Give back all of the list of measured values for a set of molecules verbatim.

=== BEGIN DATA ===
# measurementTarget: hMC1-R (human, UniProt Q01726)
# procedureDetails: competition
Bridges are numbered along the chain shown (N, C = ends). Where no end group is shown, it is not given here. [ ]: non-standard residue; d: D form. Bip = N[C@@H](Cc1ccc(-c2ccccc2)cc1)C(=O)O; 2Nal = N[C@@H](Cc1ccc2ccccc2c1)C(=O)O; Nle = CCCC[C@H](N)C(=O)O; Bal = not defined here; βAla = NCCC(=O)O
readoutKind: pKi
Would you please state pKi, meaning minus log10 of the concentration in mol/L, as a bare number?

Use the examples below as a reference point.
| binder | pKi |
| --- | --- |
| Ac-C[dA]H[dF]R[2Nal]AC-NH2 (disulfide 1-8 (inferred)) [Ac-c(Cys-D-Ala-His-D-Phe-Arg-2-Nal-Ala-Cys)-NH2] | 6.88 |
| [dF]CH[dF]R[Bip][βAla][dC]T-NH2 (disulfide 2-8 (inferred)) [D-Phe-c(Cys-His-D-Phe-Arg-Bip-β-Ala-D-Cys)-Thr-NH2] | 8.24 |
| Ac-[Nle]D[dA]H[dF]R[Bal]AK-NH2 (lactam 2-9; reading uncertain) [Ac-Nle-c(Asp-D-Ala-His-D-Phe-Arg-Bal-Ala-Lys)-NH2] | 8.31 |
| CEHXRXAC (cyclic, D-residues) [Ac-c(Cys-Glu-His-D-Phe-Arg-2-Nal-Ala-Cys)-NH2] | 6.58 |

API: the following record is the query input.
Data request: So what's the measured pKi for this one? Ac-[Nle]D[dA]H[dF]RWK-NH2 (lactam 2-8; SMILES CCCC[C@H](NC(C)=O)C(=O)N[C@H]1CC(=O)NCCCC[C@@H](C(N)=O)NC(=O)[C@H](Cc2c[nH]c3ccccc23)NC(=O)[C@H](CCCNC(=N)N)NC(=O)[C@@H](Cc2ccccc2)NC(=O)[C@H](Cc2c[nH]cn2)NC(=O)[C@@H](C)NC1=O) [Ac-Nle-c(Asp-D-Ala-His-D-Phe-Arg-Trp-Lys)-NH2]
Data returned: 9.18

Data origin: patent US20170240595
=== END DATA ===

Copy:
# measurementTarget: hMC1-R (human, UniProt Q01726)
# procedureDetails: competition
Bridges are numbered along the chain shown (N, C = ends). Where no end group is shown, it is not given here. [ ]: non-standard residue; d: D form. Bip = N[C@@H](Cc1ccc(-c2ccccc2)cc1)C(=O)O; 2Nal = N[C@@H](Cc1ccc2ccccc2c1)C(=O)O; Nle = CCCC[C@H](N)C(=O)O; Bal = not defined here; βAla = NCCC(=O)O
readoutKind: pKi
Would you please state pKi, meaning minus log10 of the concentration in mol/L, as a bare number?

Use the examples below as a reference point.
| binder | pKi |
| --- | --- |
| Ac-C[dA]H[dF]R[2Nal]AC-NH2 (disulfide 1-8 (inferred)) [Ac-c(Cys-D-Ala-His-D-Phe-Arg-2-Nal-Ala-Cys)-NH2] | 6.88 |
| [dF]CH[dF]R[Bip][βAla][dC]T-NH2 (disulfide 2-8 (inferred)) [D-Phe-c(Cys-His-D-Phe-Arg-Bip-β-Ala-D-Cys)-Thr-NH2] | 8.24 |
| Ac-[Nle]D[dA]H[dF]R[Bal]AK-NH2 (lactam 2-9; reading uncertain) [Ac-Nle-c(Asp-D-Ala-His-D-Phe-Arg-Bal-Ala-Lys)-NH2] | 8.31 |
| CEHXRXAC (cyclic, D-residues) [Ac-c(Cys-Glu-His-D-Phe-Arg-2-Nal-Ala-Cys)-NH2] | 6.58 |

API: the following record is the query input.
Data request: So what's the measured pKi for this one? Ac-[Nle]D[dA]H[dF]RWK-NH2 (lactam 2-8; SMILES CCCC[C@H](NC(C)=O)C(=O)N[C@H]1CC(=O)NCCCC[C@@H](C(N)=O)NC(=O)[C@H](Cc2c[nH]c3ccccc23)NC(=O)[C@H](CCCNC(=N)N)NC(=O)[C@@H](Cc2ccccc2)NC(=O)[C@H](Cc2c[nH]cn2)NC(=O)[C@@H](C)NC1=O) [Ac-Nle-c(Asp-D-Ala-His-D-Phe-Arg-Trp-Lys)-NH2]
Data returned: 9.18

Data origin: patent US20170240595